Scott rubbed the back of his neck. “Well, this is my first live one. Every jumper I’ve dealt with in the past was already on the Canyon floor. The fact she’s shaking makes me think she’s having second thoughts. Either that or her wet suit isn’t doing what it’s supposed to.”

“If I had a lasso, I could rope her,” said the younger man. “I’m pretty good at that.”

Cynthia raised her head. “I can hear you.” She listened a few seconds before resting her forehead on her hands again.

Chief Ranger Scott scowled at his young subordinate. “One of us needs to guard the entry. Go up there and keep everybody away except emergency personnel.”

After the young ranger left, Scott cleared his throat and returned his focus to the woman on the ledge. “What’s so bad about your life that you want to end it? You know suicide is a permanent solution to a temporary problem.”

“Really?” Cynthia groaned. “Is that all you’ve got?”

“Listen, Lady, forever is a whole lot longer than you or any of us can imagine.”

Cynthia’s nose was dripping. She pulled the scarf off her neck and used it as a handkerchief. “What if my problem isn’t temporary?”

“What do you mean? You have a terminal illness or something?”


“Then you don’t have a permanent problem—not that a terminal illness is an excuse to jump into the Canyon. Do you realize how much trouble you’re gonna cause if you go through with this? For the Park Service? For your family? Do you have a family? Do they know you’re here? Do they know what you’re thinking about doing?”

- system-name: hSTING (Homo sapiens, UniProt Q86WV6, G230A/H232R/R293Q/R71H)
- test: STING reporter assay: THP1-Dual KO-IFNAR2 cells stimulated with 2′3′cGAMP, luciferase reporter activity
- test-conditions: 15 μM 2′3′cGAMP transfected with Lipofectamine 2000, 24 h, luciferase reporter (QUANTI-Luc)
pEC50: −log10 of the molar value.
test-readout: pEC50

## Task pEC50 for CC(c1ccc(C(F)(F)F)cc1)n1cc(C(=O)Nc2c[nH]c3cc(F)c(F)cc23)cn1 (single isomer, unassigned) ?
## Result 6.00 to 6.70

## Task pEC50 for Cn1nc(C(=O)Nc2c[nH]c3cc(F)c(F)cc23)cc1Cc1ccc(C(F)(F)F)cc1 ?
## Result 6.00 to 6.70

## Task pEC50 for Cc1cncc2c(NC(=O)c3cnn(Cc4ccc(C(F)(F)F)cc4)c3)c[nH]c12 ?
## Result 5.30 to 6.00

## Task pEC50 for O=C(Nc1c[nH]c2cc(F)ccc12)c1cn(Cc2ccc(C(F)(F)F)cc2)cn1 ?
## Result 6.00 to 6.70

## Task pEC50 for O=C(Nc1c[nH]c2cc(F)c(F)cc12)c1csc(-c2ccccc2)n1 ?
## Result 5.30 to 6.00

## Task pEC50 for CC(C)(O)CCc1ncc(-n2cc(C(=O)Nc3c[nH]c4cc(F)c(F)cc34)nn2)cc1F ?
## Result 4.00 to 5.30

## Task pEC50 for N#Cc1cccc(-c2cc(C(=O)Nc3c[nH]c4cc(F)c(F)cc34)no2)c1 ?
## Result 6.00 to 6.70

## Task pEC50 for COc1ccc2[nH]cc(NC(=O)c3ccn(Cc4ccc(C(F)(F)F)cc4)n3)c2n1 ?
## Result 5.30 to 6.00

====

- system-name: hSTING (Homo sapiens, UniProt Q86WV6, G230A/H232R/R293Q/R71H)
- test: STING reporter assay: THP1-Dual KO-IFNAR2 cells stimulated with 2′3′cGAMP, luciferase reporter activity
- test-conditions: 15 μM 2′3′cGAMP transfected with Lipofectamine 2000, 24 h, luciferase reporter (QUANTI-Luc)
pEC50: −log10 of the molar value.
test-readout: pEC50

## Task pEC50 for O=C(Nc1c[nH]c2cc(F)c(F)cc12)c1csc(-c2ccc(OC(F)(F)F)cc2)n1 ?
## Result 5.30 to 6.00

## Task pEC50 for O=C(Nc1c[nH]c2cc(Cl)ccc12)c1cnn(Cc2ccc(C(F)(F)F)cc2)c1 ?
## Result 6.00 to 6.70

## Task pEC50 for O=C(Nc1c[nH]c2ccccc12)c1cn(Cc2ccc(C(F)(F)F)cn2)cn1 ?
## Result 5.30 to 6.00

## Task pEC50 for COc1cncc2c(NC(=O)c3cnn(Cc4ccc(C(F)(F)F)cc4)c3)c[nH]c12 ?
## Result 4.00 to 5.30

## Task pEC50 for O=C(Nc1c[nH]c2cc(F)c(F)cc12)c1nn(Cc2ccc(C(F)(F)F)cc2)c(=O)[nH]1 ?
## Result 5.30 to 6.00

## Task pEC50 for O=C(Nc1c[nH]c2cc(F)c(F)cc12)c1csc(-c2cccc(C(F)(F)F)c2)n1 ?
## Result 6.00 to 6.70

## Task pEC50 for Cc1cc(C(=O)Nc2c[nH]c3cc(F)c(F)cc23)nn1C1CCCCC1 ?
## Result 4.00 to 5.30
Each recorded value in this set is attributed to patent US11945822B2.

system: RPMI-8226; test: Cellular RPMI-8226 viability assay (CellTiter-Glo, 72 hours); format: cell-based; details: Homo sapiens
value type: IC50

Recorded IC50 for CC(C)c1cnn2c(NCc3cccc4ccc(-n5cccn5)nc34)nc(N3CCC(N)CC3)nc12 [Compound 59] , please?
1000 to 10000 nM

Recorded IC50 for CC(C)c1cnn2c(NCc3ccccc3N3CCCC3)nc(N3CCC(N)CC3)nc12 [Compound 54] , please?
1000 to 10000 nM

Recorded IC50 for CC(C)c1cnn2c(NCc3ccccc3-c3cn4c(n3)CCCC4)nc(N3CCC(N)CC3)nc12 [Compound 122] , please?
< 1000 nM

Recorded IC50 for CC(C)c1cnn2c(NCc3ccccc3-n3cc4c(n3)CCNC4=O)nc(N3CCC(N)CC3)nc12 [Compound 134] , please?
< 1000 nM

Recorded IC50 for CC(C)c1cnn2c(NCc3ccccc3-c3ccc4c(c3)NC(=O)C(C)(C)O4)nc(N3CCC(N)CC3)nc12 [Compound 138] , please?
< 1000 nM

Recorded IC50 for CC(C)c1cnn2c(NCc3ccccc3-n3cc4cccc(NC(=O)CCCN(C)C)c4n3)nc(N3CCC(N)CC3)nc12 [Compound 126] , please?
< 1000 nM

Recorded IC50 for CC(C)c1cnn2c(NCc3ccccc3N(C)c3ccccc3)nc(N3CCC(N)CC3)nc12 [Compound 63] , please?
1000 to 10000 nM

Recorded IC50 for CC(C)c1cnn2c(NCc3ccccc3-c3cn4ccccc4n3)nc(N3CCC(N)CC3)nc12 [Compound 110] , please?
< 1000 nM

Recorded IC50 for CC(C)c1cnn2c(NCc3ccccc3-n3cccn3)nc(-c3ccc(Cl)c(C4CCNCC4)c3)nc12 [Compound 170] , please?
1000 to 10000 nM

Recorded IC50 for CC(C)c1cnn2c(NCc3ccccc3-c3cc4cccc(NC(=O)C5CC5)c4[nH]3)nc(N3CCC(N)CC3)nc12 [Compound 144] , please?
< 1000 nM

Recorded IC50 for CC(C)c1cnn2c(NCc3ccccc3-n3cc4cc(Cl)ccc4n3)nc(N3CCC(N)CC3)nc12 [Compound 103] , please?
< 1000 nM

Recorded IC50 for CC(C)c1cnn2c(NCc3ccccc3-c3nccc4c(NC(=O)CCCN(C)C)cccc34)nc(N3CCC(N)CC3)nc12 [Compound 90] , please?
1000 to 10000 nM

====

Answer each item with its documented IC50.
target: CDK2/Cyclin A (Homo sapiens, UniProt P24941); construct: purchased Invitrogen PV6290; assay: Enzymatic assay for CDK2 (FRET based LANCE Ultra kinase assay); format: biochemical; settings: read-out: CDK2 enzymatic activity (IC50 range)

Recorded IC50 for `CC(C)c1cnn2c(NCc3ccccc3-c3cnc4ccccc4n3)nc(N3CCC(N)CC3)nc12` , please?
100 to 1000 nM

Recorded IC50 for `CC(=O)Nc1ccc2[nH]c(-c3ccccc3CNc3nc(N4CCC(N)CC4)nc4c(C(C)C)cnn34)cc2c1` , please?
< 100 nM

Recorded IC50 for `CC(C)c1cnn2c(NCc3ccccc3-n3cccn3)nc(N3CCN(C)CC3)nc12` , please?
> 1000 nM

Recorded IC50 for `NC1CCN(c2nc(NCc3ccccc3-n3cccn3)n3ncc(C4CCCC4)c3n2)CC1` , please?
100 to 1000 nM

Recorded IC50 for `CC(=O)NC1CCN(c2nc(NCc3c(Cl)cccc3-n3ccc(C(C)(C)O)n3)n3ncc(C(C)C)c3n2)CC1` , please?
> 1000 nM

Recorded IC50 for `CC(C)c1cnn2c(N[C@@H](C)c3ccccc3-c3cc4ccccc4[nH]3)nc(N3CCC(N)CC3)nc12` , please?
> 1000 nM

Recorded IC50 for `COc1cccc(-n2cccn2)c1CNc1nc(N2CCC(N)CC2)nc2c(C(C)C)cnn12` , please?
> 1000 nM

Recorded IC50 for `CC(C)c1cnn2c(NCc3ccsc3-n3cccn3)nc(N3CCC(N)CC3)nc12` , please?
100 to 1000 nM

“Stop asking so many questions.” Cynthia took a ragged breath. “I have a husband, no children. By now my husband knows what I’m doing.”

“Why isn’t he trying to stop you?”

“I didn’t tell him where I was going. He probably thinks I’m in Las Vegas.”

“I looked in your purse and couldn’t find a single clue to your identity. What’s your name, anyway?”

“If you really want to know, look in the trash can in front of the store.”

Scott paused to collect his thoughts. “Have you asked for professional help?”

“Yes. It wasn’t what I would describe as helpful.”

“Do you want to talk about it?”

“No! Why should I discuss my troubles with you?” She dabbed at her nose with the scarf.

“I might know more about your troubles than you think. If this has anything to do with your marriage, I say try to make it work. I didn’t. Been sorry ever since.”

“You sound like my shrink,” Cynthia mumbled.